LAKE ANNA -- Largemouth bass are in their summer haunts, which translates to deepwater fishing with Carolina rigged soft plastic lures, or deep-diving crankbaits. There are some reports of a good topwater bite during early morning, but most of the action takes place in depths of 10 to 12 feet or more, especially when the sun gets high.
SHENANDOAH RIVER -- Smallmouth bass action was decent in the river near Bentonville, Va., depending on anglers' skill levels. Most of the fish caught were taken on tiny, stream-size crankbaits that measure just an inch or less in size. The key to success was to work them slowly, close to the bottom in the deeper pools and near underwater ledges.
UPPER BAY -- The season's best striped bass action is just getting underway at the base of the Conowingo hydroelectric dam, where live-lined white perch and bluegills lured rockfish to 28 inches. Most were caught in the dam's tailrace waters during periods of electrical generation. Downriver, trollers found a few stripers below the mouth of Deer Creek and in the fast waters east of Spencer Island, where shallow-running crankbaits trolled at slow speeds lured fish to 20 inches. Good catches of smallmouth bass were made just above Roberts Island while casting tube lures and shallow-running crankbaits behind partly submerged boulders. Tidewater largemouth bass remain plentiful in the North East River's lower and middle reaches, while at the Susquehanna Flats, only a handful of legal-size stripers were caught by weekend anglers. Most of the rockfish were found near Red and Rocky points, where Bass Assassins fished slowly close to the bottom lured fish to 22 inches. Channel catfish seem to be everywhere you drop a piece of bait, with the largest fish taking cut herring. Most of the catties were found along channel edges in the North East, lower Susquehanna, Elk, Bohemia and Sassafras rivers, and some tipped the scales at more than 10 pounds.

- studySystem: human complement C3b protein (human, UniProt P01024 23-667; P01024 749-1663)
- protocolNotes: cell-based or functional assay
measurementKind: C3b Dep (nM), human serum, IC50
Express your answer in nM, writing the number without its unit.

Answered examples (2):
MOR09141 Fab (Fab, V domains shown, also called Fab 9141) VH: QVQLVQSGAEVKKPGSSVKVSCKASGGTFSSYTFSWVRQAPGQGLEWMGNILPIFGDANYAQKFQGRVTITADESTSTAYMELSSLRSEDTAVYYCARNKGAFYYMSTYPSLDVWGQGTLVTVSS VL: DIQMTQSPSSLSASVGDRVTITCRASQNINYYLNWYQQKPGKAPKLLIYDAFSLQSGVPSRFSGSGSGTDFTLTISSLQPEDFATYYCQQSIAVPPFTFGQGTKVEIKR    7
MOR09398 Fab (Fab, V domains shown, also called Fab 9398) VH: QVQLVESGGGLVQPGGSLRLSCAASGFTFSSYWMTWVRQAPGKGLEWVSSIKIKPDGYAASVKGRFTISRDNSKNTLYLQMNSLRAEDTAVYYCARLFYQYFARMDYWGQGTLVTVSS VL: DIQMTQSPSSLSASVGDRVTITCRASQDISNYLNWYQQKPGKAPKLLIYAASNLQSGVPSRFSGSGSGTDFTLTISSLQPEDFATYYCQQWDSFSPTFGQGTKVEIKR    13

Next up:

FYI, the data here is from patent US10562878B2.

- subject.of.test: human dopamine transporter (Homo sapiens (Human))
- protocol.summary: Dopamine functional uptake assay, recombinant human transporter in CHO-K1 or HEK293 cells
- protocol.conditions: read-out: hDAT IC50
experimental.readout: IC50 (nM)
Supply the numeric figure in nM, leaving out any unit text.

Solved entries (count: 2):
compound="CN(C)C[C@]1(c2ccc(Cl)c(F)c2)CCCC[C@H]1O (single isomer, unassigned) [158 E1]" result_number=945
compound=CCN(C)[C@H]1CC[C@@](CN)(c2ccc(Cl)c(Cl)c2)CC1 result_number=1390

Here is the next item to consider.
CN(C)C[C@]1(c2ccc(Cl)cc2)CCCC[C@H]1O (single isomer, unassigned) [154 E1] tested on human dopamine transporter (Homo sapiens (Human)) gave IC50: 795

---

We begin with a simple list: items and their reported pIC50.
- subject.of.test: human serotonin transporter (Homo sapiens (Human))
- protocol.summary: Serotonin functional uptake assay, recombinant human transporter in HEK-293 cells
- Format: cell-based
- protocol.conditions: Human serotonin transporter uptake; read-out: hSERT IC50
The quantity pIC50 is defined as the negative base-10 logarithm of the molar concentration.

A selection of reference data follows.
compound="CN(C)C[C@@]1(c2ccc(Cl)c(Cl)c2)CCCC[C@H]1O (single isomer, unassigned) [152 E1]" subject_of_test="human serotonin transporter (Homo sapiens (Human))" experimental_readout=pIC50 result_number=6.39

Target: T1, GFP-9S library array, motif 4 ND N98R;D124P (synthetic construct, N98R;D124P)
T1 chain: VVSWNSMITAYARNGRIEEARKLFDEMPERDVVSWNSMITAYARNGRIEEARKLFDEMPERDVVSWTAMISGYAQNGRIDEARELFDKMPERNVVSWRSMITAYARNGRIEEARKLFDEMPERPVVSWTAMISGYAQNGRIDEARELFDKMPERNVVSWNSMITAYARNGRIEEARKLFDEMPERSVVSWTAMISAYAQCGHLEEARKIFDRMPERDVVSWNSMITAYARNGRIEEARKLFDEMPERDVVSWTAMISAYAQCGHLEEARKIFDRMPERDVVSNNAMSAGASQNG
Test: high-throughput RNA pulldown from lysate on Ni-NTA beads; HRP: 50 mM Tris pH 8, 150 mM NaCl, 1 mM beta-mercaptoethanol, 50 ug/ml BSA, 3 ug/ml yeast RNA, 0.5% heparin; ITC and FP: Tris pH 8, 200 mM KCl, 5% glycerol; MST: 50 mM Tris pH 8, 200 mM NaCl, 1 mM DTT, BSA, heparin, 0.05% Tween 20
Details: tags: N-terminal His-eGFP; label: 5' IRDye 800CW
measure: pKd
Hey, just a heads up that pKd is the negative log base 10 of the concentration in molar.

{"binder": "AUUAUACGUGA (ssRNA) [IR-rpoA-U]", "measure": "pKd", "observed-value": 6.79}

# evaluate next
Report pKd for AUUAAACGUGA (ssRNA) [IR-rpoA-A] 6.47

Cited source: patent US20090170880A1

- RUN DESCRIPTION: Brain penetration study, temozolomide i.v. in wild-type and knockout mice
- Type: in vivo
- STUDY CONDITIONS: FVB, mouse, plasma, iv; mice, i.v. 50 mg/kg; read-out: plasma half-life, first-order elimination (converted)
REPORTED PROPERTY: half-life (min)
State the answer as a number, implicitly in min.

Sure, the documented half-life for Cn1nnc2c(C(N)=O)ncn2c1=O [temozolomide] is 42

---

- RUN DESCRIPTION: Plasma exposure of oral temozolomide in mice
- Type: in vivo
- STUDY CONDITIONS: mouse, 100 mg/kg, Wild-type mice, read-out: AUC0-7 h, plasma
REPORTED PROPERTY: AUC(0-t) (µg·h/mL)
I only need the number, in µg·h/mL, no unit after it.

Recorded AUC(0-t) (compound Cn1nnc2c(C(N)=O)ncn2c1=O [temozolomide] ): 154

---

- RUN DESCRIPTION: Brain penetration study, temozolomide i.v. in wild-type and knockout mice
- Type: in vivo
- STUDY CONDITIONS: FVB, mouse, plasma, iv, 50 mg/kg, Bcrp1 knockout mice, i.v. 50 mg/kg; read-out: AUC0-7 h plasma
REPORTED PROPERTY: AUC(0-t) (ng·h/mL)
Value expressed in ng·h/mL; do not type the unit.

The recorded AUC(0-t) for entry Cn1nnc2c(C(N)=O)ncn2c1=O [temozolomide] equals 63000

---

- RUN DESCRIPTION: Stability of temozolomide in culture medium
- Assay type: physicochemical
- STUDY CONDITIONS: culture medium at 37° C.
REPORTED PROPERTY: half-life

BAY BRIDGE AREA -- White perch from six to 10 inches have taken up residence among the shallow-water pilings of the Chesapeake Bay bridges, mainly in depths of eight to 15 feet where bottom-fished bloodworms lured fair numbers of both perch and small stripers. Better catches of larger perch were reported from the confines of Kent Narrows, the mouth of Crab Alley Bay and inside Wye River, where most of the perch averaged 10 to 12 inches. The mouth of Eastern Bay and up the bay to Parson's Island provided good bottom-fishing action for a mix of white perch and big croaker. Some of the croaker measured 18 inches in length, and the largest were caught at night on bottom-fished bait shrimp and squid strips.
CHOPTANK RIVER AREA -- Chummers found lots of rockfish ranging from throwbacks to 20 inches at The Hill, The Diamonds and The Gooses. If you were on the water at daybreak, the Stone Rock and Sharps Island Flats held a few black drum to 50 pounds smacking a large chunk of peeler crab or whole soft-shell crab drifted in depths of 25 to 35 feet. Croaker to 20 inches were caught by nighttime anglers along the river channel edges from Cook Point upriver to the Route 50 bridge, and nearly all were taken on bottom-fished bait shrimp and squid strips. Stripers to 20 inches were hauled from the river's shallows by anglers casting bucktails into depths of two to five feet early and late in the day near Cook and Black Walnut points.
CHESAPEAKE BEACH AREA -- Headboat anglers enjoyed another good week of bottom-fishing action for croaker and an occasional spot. Most of the best croaker action took place at night when fish to 18 inches were taken on bottom-fished bloodworms and squid strips. Charter boats have primarily switched to chumming for striped bass and snapper bluefish, both of which were found along the bay's channel edges at The Gooses and near the mouth of Parker's Creek.
PATUXENT RIVER AREA -- Croaker fishing in the river's confines at night was good for anglers drifting the channel edges from the Route 4 bridge downriver to the river's mouth. Squid strips, bait shrimp, bloodworms and strips of razor clam were all productive when fished from sundown through midnight. Schools of snapper bluefish and small rockfish were found at Cedar Point Rip, where anglers casting small topwater plugs, jigging spoons and streamer flies caught bluefish to 18 inches and similar-size rockfish.